Tourist beware in beautiful Antalya

Pat and I are sitting, bare feet, pants rolled to our knees, on the multi-coloured pebble beach in Antalya. The sparkling azure sea rolls to the shore, a succession of gentle breakers, foaming and sucking at the steep beach a few feet from where we’ve been pebble hunting. Up and down the beach, brown Europeans are sunbathing and swimming. It’s November 18th. The temperature is in the mid to high 20s and we are at the most southern place we’ve visited since leaving home.

Later …… We’re staying in the heart of Antalya’s old city. Ottoman architecture surrounds us, our tiny hotel is an original, with suitably creaky stairs. There are hundreds of European styled street-side restaurants and cafes. Wine and beer is served at the vast majority of them. The menus are varied, the seafood plentiful and fresh. Yesterday we sampled calamari twice. Today we are tasting shrimp. 

Antalya’s old city is perched on ragged rock bluffs rising out of the sea. Ancient towers of once strong fortifications still cling to the rock. Today they are occupied by mouse-catching cats. It maybe that the cats don’t bother with the mice as they – hopefully just the cats – also hang out at restaurants, putting the dogs to shame when it comes to shameless begging.

We notice tour boats taking people out in the pretty harbour and along the coast. That looks nice, so we investigate. Soon we are on-board an hour-long harbour tour. Forty minutes after leaving we are back.

“We paid for an hour,” we tell the ticket man. He pretends to have forgotten how to speak or understand English.

We point to the sign that clearly says, “one hour,” in several languages.

“No,” he insists. His English is magically recovering.

We point and I argue and he comes out of his booth, covers up the one hour portion of the English part of the sign with tape and goes back in his booth. He flaps a piece of paper at us that indicates 45 minutes.

I argue that we never got that paper. He shouts. I tell him to not shout and to listen. He gets more excited because there are now several people gathered around. I tell him I’m staying put until he listens. He listens then calls me a bunch of names. His English is getting better by the moment.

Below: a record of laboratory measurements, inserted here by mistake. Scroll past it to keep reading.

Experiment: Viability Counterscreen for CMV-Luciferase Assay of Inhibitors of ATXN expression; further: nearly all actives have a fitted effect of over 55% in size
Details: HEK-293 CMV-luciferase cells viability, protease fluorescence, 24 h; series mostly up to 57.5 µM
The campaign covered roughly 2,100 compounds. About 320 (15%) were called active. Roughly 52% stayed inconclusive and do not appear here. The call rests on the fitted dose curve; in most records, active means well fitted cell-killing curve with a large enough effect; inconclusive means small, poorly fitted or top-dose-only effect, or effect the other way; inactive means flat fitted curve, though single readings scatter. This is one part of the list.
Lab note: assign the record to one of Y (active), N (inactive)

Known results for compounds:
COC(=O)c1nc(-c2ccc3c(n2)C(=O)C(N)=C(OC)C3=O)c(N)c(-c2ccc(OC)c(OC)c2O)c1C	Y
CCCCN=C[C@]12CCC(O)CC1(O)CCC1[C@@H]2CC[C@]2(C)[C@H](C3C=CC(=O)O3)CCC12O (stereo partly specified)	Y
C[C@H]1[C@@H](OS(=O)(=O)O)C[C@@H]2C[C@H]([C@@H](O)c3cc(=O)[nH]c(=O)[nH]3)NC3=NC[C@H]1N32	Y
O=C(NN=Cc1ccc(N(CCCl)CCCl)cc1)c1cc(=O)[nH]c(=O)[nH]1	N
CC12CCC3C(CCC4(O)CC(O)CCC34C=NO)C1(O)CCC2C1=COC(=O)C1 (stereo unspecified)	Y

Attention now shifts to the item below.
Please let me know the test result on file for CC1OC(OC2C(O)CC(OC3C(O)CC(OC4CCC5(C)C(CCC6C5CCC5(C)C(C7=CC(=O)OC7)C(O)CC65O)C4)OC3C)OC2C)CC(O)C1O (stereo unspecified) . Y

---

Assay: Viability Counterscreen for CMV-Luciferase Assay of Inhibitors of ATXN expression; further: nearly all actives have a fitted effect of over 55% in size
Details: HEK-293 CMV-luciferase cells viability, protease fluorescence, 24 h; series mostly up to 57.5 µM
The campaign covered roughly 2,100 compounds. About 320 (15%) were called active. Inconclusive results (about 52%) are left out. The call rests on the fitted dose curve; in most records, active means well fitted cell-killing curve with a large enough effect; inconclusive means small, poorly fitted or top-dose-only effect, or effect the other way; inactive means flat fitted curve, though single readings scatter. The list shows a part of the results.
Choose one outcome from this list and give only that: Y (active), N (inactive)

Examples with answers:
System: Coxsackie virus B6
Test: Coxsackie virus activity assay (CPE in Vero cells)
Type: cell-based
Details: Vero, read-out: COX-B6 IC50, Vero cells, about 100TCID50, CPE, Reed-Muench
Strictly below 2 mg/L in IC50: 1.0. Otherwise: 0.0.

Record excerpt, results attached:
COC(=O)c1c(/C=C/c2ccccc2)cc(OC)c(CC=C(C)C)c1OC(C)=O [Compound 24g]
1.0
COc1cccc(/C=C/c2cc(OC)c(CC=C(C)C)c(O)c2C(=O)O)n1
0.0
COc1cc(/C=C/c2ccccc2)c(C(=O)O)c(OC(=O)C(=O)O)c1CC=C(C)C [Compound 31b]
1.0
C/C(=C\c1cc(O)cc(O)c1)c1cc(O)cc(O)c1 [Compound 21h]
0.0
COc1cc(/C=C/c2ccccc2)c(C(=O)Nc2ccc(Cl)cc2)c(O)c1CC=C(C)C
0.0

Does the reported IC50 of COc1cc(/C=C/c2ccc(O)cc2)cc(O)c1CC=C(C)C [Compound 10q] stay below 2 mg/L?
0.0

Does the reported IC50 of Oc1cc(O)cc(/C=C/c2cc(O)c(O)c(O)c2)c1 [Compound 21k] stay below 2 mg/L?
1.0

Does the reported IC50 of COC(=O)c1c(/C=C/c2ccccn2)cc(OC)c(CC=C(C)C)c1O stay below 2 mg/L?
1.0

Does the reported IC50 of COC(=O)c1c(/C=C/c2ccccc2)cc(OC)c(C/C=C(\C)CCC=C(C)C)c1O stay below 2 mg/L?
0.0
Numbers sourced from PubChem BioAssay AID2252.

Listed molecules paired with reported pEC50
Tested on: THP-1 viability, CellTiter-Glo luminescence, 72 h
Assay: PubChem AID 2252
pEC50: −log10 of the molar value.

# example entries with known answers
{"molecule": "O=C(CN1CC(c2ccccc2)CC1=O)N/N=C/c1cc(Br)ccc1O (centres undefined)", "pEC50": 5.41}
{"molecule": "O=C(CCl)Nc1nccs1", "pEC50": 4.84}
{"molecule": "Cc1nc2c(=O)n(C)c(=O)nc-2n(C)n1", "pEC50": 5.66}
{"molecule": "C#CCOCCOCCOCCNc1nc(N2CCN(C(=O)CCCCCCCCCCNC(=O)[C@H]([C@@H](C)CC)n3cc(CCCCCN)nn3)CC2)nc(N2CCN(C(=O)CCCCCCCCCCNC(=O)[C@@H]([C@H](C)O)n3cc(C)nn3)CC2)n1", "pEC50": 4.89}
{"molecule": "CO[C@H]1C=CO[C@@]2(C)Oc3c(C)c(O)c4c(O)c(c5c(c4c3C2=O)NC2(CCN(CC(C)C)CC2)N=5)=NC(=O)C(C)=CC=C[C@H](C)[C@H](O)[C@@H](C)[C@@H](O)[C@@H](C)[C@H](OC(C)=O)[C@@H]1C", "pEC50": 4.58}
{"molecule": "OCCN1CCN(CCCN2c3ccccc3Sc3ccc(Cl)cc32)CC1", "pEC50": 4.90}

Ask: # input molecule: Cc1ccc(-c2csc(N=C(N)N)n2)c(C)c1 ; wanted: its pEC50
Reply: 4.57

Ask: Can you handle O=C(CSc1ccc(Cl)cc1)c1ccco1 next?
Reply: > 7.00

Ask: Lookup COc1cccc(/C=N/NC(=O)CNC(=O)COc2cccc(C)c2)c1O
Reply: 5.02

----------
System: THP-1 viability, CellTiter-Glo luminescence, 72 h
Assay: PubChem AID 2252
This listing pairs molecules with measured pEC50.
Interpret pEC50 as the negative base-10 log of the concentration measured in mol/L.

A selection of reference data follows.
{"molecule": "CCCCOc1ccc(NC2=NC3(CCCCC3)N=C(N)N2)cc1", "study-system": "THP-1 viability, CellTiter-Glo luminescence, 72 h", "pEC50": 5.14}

So the name of this blatantly dishonest boat tour company – just in case you are in Antalya or planning to go – is SS 200 NOLU AKDENIZ, Yelkenli Yatcilik Motorlu Tasiyicilar Kooperatifi. 

A few minutes later we stop by another ticket office of the same company and we ask for harbour tour details. Yes indeed, one hour tours is what they are selling. So we tell the guy what has happened.

Suddenly the story changes, “well yes, it is really 45 minutes.”

“45 minutes is not 60 minutes, even in Turkey,” I say.

The guy sheepishly suggests I talk to the boss. I do. Oddly this guy listens. I find myself wondering if he’s doing so because there are several police within hearing distance. Pat explains that the false advertising is misleading. I tell him this kind of thing gives Turkey – Turkish men in particular – a bad reputation among tourists. The boss agrees but insists that in Turkey things are done this underhanded way. He offers us a free 45 minute harbour tour in compensation. We tell him we’ve had enough harbour touring and go find ourselves a restaurant with excellent wine and a stunning view of the harbour. We look down and see the 45 minute one hour tour boat puttering by the cliffs below us.

The afternoon after visiting the beach and tramping around the city, we go to a 300 year old hammam. We’ve been to enough hammams to know they are supposed to be hot. The idea is to sweat before being scrubbed. This hammam isn’t hot. We aren’t shivering but there is certainly no sweating happening either. When we point this out we are told that Europeans don’t like it hot. 

“We’re not Europeans,” I say.

“This is a Turkish hammam in Turkey,” Pat says.

“The point is for it to be hot,” we both add.

“Don’t blame the Europeans because you don’t want to heat your water properly,” we mutter as we leave. Once again – misleading false advertising bites the unwary tourist where it hurts.

So the name of this establishment – in case you want to avoid a ineffective Hammam – is The Turkish Bath Antique Spa Hammam. It’s in the old town. 

That said, the beautiful young woman who scrubs and bubble massages us is from Iran. She came to Turkey with her mum and sister eighteen months ago. They have applied for visas to immigrate to Australia. Oh so much more of her story we want to know. We hope they are soon making new and wonderful lives for themselves down under.

What will we remember of our visit to Antalya? The warmth of the Mediterranean sun? Absolutely. The fabulous shrimps and calamari? Of course. The cold wine and beer and the stunning locations of the restaurants? Yes indeed. The glorious beach? Oh yes. The vibrancy? Again, yes. But we will also remember the dishonesties. Tourists should be double aware here – we are marks and subject to being scammed.

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